Cara Delevingne's 'Vogue' Cover Story Has Sparked A Petition Asking The Magazine To Apologize For Its Coverage Of Her Sexuality

Cara Delevingne has officially quit modeling, but the newly minted actress still landed her first ever solo Vogue cover this month and majorly opened up in the interview inside. It turns out, however, that readers are not so pleased with the magazine's coverage: The Cara Delevingne Vogue story has sparked a petition that's already been signed by over 12,000 people asking Vogue to apologize for their profile of Delevingne.

Wondering what could possibly be so inflammatory about this interview that it would cause so much anger and inspire so many people to speak out against it? The answer is the insensitive, and frankly backwards, manner with which Vogue and Delevingne's interviewer, Rob Haskell, discuss the actress's sexuality and preference towards women. The LGBTQ community is rightfully particularly incensed over the following passage:

Cara says she felt confused by her sexuality as a child, and the possibility of being gay frightened her. 'It took me a long time to accept the idea, until I first fell in love with a girl at 20 and recognized that I had to accept it,' she explains. 'But I have erotic dreams only about men. I had one two nights ago where I went up to a guy in the back of a VW minivan, with a bunch of his friends around him, and pretty much jumped him.' Her parents seem to think girls are just a phase for Cara, and they may be correct. 'Women are what completely inspire me, and they have also been my downfall. I have only been hurt by women, my mother first of all.'

'The thing is,' she continues, 'if I ever found a guy I could fall in love with, I’d want to marry him and have his children. And that scares me to death because I think I’m a whole bunch of crazy, and I always worry that a guy will walk away once he really, truly knows me.' When I suggest to Cara that to trust a man, she might have to revise an old and stubborn idea of hers—that women are perennially troubled and therefore only women will accept her—her smile says she concedes the point.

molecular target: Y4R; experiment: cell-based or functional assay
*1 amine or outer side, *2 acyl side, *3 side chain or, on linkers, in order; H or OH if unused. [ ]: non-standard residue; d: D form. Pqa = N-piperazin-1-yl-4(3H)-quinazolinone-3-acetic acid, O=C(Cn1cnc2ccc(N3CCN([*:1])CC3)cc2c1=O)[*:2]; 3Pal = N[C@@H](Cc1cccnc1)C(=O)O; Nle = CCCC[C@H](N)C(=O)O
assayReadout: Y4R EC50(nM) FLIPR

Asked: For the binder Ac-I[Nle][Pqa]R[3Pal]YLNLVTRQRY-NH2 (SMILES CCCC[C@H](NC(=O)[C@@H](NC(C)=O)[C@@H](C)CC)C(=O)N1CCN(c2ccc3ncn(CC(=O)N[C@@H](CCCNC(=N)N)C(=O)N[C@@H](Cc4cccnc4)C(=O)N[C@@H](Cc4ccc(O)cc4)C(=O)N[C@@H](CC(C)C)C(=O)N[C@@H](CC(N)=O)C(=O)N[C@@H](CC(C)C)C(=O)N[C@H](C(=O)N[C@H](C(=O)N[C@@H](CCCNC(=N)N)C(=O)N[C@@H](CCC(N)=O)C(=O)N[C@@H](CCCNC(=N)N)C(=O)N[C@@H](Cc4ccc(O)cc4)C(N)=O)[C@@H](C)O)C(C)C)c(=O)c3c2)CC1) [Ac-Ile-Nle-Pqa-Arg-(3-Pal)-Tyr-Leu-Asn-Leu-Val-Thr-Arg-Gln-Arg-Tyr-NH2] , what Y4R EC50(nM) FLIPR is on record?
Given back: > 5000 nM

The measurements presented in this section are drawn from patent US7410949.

The LGBTQ community has appropriately expressed their outrage over the suggestion that Delevingne's sexual preference is not only a passing dalliance, but actually rooted in childhood trauma and a bad relationship with her mother. These are the types of baseless stereotypes that the queer community has had to tirelessly fight against, and to see them perpetuated in such a huge and influential magazine as Vogue is thoroughly disheartening. This passage inspired Julie Rodriguez to start a petition on Care2 asking the magazine to apologize for their poor choice of words, and she's already received over 12,000 signatures of support. Delevingne has yet to speak out on the matter, but as a proud bisexual woman, I can't imagine she would be pleased about the way Vogue has framed her.

Fashionista reports that a Vogue repdeclined their request for comment. Bustle has also reached out to Vogue for comment, and will update this post if they respond.